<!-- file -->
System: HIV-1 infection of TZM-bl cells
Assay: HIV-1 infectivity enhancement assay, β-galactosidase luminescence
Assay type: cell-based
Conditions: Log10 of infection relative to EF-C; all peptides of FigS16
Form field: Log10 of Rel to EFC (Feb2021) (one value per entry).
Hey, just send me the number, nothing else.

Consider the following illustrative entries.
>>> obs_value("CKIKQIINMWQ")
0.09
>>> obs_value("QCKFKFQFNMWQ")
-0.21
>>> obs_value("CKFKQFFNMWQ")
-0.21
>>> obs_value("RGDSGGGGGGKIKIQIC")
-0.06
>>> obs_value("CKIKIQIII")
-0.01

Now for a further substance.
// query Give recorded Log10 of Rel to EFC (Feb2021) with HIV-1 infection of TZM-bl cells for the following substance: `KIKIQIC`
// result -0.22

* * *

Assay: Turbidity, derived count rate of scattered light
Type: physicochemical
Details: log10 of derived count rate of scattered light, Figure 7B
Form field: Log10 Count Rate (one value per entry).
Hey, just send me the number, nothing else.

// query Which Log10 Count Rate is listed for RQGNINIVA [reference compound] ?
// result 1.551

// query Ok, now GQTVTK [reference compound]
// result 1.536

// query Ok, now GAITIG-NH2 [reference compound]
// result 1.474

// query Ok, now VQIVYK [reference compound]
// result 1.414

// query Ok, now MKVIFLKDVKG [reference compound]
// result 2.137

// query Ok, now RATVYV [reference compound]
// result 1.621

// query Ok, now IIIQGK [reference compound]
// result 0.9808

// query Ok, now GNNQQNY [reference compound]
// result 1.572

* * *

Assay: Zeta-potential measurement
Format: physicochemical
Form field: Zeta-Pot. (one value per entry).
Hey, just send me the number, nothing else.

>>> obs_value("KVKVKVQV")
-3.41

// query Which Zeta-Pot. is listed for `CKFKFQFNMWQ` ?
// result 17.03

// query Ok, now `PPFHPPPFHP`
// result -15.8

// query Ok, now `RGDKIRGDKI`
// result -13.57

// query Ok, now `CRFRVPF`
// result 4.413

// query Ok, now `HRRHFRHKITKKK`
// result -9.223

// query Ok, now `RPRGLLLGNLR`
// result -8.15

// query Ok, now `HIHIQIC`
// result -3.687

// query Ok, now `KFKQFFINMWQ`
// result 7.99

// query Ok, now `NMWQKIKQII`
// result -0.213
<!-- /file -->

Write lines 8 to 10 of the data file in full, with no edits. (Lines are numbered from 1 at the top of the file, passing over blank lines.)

>>> obs_value("CKIKQIINMWQ")
0.09
>>> obs_value("QCKFKFQFNMWQ")